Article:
This section is from the book "The Law Of Contracts", by William Herbert Page. Also available from Amazon: Commercial Contracts: A Practical Guide to Deals, Contracts, Agreements and Promises.
A contract for services personal in their nature which can not be performed by deputy within the meaning of the contract is discharged by such sickness on the part of the person by whom such services are to be rendered as to incapacitate him from performing them.1 A contract to perform stenographic and clerical services for one-half of the fees received by the employer is discharged by sickness of the employe which prevents him from such services for almost half of the time for which the contract was to run.2 If no fault of his intervenes between the making of such contract and his sickness creating such conditions, the party who becomes ill is not liable in damages for breach of such contract. A contract for the services of an opera troupe is discharged by the sickness of the leading tenor, without whom the troupe could not perform.3 Under a contract of employment requiring the employe to give notice before leaving the service, such provision is discharged by the sickness of the employe.4 A contract to pay tuition is discharged by the sickness of the pupil which prevents him from attending at all.5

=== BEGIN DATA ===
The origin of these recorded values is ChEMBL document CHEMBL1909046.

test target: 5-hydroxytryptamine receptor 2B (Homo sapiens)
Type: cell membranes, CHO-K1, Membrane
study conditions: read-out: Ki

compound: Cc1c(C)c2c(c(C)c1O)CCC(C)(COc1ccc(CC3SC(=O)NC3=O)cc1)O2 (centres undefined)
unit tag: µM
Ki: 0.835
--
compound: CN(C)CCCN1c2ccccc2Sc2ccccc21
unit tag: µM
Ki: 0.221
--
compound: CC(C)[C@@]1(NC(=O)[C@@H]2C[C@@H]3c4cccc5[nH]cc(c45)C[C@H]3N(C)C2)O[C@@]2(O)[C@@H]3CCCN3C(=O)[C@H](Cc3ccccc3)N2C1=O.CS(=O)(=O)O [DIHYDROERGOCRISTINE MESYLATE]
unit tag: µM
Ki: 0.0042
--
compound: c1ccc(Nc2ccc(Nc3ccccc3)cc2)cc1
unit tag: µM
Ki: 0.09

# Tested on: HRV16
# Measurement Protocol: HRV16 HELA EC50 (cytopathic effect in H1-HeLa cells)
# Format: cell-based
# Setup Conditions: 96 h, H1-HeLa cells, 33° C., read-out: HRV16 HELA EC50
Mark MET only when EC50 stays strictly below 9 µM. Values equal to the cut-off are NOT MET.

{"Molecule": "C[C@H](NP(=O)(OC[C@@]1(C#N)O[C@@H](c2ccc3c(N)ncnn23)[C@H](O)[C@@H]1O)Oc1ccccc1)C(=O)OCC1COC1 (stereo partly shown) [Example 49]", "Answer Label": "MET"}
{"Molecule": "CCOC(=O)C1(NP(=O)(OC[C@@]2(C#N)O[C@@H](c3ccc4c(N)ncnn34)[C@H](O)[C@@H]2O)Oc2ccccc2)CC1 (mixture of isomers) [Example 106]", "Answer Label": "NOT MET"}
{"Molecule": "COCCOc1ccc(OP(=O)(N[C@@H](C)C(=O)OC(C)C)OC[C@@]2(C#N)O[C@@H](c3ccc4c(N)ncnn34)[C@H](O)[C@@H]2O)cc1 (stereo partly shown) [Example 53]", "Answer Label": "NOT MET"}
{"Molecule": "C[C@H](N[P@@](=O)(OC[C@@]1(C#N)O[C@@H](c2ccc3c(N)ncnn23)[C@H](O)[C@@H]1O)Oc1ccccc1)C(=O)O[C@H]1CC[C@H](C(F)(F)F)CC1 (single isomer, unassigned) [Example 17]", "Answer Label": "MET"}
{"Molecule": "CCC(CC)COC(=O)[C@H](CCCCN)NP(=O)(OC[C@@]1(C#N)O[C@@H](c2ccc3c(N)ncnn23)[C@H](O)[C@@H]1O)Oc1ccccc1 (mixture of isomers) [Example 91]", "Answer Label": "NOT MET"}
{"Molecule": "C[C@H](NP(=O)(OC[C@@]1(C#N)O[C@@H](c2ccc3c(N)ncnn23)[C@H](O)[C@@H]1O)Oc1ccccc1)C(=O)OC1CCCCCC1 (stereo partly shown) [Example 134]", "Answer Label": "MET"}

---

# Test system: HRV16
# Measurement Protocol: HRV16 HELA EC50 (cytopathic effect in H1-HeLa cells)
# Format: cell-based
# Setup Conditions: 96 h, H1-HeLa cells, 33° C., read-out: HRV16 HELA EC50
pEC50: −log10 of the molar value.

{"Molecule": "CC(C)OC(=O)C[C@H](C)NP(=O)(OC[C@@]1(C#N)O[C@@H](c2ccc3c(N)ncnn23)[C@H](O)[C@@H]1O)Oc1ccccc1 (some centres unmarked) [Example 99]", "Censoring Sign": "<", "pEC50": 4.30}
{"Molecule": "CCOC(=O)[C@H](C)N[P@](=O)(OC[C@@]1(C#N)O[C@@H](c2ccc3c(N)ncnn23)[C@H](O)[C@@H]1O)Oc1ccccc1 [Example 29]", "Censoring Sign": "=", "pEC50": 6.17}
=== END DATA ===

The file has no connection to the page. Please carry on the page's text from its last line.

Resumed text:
12 Hovey v. Blakeman, 4 Ves. Jr. 696. In re Overweg , 1 Ch. 209.
13 Hovey v. Blakeman, 4 Ves. Jr. 596.
14 In re Overweg , 1 Ch. 209.
15 Gordon v. Stubbs, 36 La. Ann. 625; Merry v. Lynch, 68 Me. 94; White v. Allen, 133 Mass. 423; Knapp v. Alvord, 10 Paige (N. Y.) 205, 40 Am. Dec 241.
16 Arkansas. Hudgins v. Morrow, 47 Ark. 515, 2 S. W. 104.
Illinois. Strother v. Law, 54 Ill. 413.
Maryland. Barrick v. Horner, 78 Md. 253, 44 Am. St. Rep. 283, 27 Atl.1111. 1111.
Massachusetts. Conners v. Holland, 113 Mass. 50.
Missouri. Beatie v. Butler, 21 Mo. 313, 64 Am. Dec. 234.
North Carolina. Carter v. Slocomb, 122 X. Car. 475, 65 Am. St. Rep. 714, 29 N. E. 720.
South Dakota. Reilly v. Phillips, 4 S. D. 604, 57 N. W. 780.
17 Wilburn v. Spofford, 36 Tenn. (4 Sneed) 698; Hodges v. Gill, 68 Tenn. (9 Baxt.) 378.
18 Miller v. McDonald, 72 Ga. 20; Wilkins v. McGehee, 86 Ga. 764, 13 S. E. 84; Johnson v. Johnson, 27 S. Car. 300, 13 Am. St. Rep. 636, 3 S. E. 606; Buchanan v. Monroe, 22 Tex. 537.
11n re Oldfield, 175 Ia. 118, L. R. A. 1916D, 1260, 156 N. W. 977; Powell v. Newell, 59 Minn. 406, 61 N. W. 335; Davidson v. Gaskill, 32 Okla. 40, 38 L. R. A. (N.S.) 692, 121 Pac. 649.
It has been suggested that the fact that sickness, death or physical incapacity might have been foreseen, prevents such facts from operating as a discharge.6 It has been said that a contract by a married woman for personal services is not discharged by her pregnancy,7 on the theory that she might have anticipated such condition; and that, accordingly, she intended to assume such risk.8 Since some illness is to be anticipated, and since death is inevitable, a rigid application of this theory would leave nothing of the general doctrine of impossibility.